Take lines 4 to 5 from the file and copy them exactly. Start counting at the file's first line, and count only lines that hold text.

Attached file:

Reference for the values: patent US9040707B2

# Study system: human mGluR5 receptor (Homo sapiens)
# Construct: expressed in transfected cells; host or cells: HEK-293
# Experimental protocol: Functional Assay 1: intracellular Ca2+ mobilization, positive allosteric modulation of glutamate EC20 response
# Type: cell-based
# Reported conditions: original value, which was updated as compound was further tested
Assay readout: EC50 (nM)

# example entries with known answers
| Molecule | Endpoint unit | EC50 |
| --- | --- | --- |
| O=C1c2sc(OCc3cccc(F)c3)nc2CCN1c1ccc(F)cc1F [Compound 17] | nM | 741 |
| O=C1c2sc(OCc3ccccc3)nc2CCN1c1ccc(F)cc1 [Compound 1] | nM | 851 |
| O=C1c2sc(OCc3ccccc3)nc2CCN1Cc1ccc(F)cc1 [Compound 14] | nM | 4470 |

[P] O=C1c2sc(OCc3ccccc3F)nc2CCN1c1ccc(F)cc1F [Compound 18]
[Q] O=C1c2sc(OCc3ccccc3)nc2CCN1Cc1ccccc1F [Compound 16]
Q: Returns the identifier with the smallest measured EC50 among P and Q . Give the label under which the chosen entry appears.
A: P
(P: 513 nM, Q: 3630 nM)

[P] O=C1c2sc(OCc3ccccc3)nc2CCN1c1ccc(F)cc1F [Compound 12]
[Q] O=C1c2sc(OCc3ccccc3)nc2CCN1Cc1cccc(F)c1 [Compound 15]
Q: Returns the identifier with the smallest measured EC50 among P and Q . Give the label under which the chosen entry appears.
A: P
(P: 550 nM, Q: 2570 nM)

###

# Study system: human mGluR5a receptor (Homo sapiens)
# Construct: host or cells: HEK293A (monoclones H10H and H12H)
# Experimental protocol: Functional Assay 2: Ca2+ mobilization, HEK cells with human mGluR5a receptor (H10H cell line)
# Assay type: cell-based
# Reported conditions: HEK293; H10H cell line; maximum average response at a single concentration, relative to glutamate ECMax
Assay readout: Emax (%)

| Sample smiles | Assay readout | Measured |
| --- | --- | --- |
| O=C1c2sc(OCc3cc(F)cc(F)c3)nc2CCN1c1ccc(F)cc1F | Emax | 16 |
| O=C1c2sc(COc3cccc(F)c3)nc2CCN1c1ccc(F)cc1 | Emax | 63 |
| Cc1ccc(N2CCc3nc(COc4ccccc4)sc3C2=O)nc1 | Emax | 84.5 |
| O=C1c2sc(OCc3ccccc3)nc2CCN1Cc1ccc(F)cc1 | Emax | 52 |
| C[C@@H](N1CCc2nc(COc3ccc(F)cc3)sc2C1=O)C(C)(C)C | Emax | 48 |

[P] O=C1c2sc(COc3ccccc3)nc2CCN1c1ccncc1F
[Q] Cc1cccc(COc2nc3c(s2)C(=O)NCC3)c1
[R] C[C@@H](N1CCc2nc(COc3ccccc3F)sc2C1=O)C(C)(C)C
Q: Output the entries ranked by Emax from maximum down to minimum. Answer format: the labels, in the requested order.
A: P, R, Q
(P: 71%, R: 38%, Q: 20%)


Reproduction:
# Experimental protocol: Functional Assay 1: intracellular Ca2+ mobilization, positive allosteric modulation of glutamate EC20 response
# Type: cell-based